youth ministry 3.0 is the working title of a book i’ve mostly written, which is expected to release this fall. it’s an attempt to name where and how we’re missing the mark in youth ministry, and what needs to change in order to more truly live into our calling as youth workers.
we’ve decided to open up the book a bit and solicit youth worker contributions as sidebar comments, and i’m going to use my blog for this purpose. until late april, i’ll be posting a series of snapshots from the rough draft of the manuscript. i invite lots of comments — questions, disagreements, ideas, very short stories or examples, reflections — which will be considered as additions to the book.
by posting a comment, you are giving permission for your comment, with your screen name, to be added to the print book.
so, here’s the thirteenth bit, from chapter 6:
You’re a youth worker employed by a church, and you have all kinds of competing demands and expectations placed on you if you want to keep your job.
Or, you’re a volunteer youth worker who would love to bring change to your youth ministry, but you have limited time and extremely limited clout.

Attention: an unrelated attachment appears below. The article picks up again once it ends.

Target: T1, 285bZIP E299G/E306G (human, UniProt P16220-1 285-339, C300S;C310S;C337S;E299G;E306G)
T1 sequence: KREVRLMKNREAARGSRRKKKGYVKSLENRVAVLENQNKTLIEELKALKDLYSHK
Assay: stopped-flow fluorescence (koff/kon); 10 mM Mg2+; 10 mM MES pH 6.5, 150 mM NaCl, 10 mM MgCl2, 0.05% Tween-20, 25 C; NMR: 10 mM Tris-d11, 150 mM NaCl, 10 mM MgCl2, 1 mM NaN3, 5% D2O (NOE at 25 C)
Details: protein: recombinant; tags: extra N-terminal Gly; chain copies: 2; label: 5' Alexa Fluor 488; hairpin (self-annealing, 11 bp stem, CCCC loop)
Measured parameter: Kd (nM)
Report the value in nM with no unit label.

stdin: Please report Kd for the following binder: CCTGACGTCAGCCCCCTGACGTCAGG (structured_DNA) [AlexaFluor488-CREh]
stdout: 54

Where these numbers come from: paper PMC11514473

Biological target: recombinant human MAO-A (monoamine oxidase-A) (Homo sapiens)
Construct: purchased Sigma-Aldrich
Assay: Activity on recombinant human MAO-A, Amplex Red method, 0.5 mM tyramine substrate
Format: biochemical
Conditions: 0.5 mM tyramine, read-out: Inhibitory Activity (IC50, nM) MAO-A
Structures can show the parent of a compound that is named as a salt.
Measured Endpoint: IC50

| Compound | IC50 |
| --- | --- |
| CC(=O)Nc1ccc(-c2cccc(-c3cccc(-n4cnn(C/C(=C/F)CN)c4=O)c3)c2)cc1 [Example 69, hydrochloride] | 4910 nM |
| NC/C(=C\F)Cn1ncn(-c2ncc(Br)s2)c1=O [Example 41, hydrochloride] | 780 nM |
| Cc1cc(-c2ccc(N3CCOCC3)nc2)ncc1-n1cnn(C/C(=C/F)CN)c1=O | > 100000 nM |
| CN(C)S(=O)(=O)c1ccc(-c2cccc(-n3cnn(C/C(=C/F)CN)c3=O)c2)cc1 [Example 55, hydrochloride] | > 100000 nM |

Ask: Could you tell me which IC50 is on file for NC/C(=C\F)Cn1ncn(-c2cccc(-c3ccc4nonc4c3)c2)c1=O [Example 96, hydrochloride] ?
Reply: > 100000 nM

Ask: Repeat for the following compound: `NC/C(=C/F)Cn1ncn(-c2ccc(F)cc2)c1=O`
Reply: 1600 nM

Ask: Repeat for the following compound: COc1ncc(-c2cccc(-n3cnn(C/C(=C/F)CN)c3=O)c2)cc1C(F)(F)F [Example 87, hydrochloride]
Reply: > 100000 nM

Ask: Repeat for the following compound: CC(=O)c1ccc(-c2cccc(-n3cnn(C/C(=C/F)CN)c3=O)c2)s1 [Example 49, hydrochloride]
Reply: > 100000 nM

Or, you’re a senior pastor or other church leader who would love to see your youth ministry move toward Youth Ministry 3.0, but are smart enough to know you can’t just write a memo or demand it and expect real change.
What’s this change going to look like? Assuming some level of agreement with what I’ve proposed in the last chapter, you’ve likely taken off in a plane of thoughts and ideas that are (mostly) at the 30,000-foot level. How to land that plane is a different question.
And, I have to admit: I don’t know. It might be a smooth landing, but I doubt it. I think it’s more likely to be rough and spine jarring. We’re going to have to work this stuff out over years through radical experimentation, glorious failures, unfortunate rabbit trails, ticked off parents, decreasing numbers, and a host of other challenging – but 100% necessary – speed bumps. Speed bumps (or as my friends in the UK call them, speed humps) are needed right now. All those seemingly ugly things I just listed two sentences ago? We need to welcome them. They will provide course correction, refinement, pushback, and creative tension.
One thing I’m sure of: tweaking things won’t get us there. Youth Ministry 3.0 isn’t about making a subtle modification in one of your programs, or adding the words communion and mission to your youth ministry’s mission statement. Real change is absolutely messy. Always.
But which is better: Messy, substantive change, or useless mini-alterations?
I’ll take some stabs at describing some variables of Youth Ministry 3.0, however.